I am not sure the Rev. John Henry Hopkins (1820-1891) has done Epiphany a favour with his much-loved carol, “We Three Kings of Orient Are.”

So much of what we think we know about the story traditionally celebrated on January 6 comes, not from the account in Matthew’s Gospel, but from the carol-writer’s verse.

Hopkins famously wrote:

We three kings of Orient are
Bearing gifts we traverse afar
Field and fountain, moor and mountain
Following yonder star

In Hopkins’ version there were “three” visitors who came bearing gifts to present to Jesus. These three visitors were “kings” and they traveled to Bethlehem from the “Orient.”

Nowhere in the biblical account does Matthew specify the number of visitors. There were three gifts; but never does the text claim that each gift was brought by one traveler. The visitors are not called kings and it was not until the nineteenth century that the word “Orient” entered common usage as a designation for some place east of where we are.

John Henry Hopkins is a sobering reminder how important it is to be aware that things we think we know from the Bible may not in fact be biblical at all.  In addition to “We Three Kings of Orient Are,” Hopkins wrote a pamphlet in 1861 titled “A Scriptural, Ecclesiastical, Historical View of Slavery” in which he used the Bible to “justify” slavery.

Epiphany is a story about wisdom. We approach the beginning of wisdom when we are willing to use the four words, “I may be wrong.” Mr Hopkins was wrong about slavery; he was wrong about the strange visitors who came to Bethlehem sometime after Jesus was born.

John Henry Hopkins was wrong about these visitors coming from the “Orient.” There is no place called the “Orient.” You cannot point on a map to anywhere called “Orient.” It is not a city, a country, or a continent. Saying they came from the “Orient”, is a bit like someone in Europe saying that a visitor from Canada comes from America. At least America is a continent, but it is a barely accurate description of my home. Orient is a dismissive generalization that says, in relation to me, you are from the east.

Matthew describes the journey of the visitors to Bethlehem saying,

In the time of King Herod, after Jesus was born in Bethlehem of Judea, wise men from the East came to Jerusalem (Matthew 2:1)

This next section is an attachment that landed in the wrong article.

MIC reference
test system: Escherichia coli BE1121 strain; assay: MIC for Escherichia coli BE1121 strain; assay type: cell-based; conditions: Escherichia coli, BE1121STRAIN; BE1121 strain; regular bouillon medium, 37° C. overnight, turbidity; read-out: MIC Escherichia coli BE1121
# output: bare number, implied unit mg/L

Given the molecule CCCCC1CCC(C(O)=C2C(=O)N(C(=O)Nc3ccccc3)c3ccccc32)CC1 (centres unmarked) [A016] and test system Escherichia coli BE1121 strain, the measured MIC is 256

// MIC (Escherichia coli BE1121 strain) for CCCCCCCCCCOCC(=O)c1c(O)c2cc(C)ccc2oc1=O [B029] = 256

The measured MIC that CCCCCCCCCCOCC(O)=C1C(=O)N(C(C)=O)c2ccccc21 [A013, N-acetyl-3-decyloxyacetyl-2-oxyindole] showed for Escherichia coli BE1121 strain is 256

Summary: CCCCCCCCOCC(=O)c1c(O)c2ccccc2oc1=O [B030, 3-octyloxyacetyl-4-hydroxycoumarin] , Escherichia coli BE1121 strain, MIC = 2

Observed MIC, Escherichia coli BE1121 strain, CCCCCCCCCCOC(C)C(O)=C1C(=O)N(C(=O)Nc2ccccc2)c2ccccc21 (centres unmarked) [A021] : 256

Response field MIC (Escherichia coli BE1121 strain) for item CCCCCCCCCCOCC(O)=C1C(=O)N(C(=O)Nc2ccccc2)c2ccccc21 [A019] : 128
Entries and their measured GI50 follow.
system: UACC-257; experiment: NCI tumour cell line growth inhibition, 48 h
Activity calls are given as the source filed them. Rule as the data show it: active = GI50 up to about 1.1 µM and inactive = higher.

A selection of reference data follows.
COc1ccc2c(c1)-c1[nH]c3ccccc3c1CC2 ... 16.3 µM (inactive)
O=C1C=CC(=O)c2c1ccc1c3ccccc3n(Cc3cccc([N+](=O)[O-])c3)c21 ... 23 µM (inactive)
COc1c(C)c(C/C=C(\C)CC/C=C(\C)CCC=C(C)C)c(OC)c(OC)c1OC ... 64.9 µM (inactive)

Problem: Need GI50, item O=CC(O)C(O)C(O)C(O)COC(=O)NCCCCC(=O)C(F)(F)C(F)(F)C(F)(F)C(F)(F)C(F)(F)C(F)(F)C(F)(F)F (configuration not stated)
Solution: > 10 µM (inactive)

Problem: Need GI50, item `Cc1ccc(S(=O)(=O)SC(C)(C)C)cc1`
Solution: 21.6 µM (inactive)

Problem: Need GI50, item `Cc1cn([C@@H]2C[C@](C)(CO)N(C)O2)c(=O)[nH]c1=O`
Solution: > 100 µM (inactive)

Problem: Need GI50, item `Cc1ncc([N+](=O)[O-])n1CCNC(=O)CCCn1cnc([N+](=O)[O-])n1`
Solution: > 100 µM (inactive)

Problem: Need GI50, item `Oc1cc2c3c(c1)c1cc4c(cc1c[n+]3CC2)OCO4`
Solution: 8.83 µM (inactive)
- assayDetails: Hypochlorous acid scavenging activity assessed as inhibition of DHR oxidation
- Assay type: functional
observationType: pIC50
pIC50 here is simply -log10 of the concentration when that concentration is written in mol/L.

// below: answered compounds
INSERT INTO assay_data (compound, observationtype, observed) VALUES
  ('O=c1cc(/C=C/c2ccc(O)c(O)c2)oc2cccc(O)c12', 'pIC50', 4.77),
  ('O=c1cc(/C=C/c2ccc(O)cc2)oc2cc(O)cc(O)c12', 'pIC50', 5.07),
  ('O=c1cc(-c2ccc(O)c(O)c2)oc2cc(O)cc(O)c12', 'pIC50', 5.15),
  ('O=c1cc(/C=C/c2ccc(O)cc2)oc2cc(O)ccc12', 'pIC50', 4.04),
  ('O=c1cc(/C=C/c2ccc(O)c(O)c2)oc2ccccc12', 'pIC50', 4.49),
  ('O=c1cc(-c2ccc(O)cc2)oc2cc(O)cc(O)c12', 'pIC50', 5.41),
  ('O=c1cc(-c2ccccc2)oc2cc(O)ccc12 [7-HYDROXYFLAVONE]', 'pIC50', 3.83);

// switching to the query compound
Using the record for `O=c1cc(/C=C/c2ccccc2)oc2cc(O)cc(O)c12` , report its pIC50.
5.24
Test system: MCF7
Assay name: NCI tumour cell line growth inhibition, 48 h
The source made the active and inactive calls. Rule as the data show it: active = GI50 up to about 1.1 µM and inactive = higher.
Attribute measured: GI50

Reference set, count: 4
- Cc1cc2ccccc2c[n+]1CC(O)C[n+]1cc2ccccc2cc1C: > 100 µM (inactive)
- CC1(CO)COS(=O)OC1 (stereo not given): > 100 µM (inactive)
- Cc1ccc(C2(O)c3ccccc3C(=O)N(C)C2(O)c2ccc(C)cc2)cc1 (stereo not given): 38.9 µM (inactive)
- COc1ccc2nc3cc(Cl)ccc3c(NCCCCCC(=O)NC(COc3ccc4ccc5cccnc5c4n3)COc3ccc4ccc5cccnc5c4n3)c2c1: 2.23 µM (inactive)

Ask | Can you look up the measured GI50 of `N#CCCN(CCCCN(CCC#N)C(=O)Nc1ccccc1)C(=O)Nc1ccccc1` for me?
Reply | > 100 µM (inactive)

The Greek word translated “East” is anatole. It means “a rising (of the sun and stars);” hence it became figuratively used for any place east of where I am. It is not capitalized in the original and indicates no specific geographical location. Matthew simply wants the reader to know that these visitors came from somewhere else. They did not come from Judea; they were not in any way connected ethnically to the Jewish people.

The point of saying they were “from anatole” is to alert the reader to the fact that the revelation embodied in Jesus is not confined to any ethnicity, culture, country, creed, race, or nation. The revelation of love embodied in the person of Jesus is universal, available to all people. The wisdom of Epiphany is not confined to a particular “in-group;” no one is excluded. Jesus came to throw open the doors of the kingdom of love and welcome to everyone.

This makes John Henry Hopkins’ designation of the visitors to Bethlehem his most egregious error. They were not “kings.” They are designated in Matthew’s text as magos. Magos designates, not kings, but wise men, teachers, priests, physicians, astrologers, seers, interpreters of dreams, augers, soothsayers, sorcerers. It is not hard to imagine why John Henry Hopkins preferred to present them as “kings.”

There is only one king in this story. He is the king of love; he was born in a stable and wisdom led these magos, to seek him out and bow humbly before him. He lives everywhere and is bound by no creed, race, or practice. As we bow before love, we too will find our hearts open to the power that led magos to the light and truth embodied in Jesus.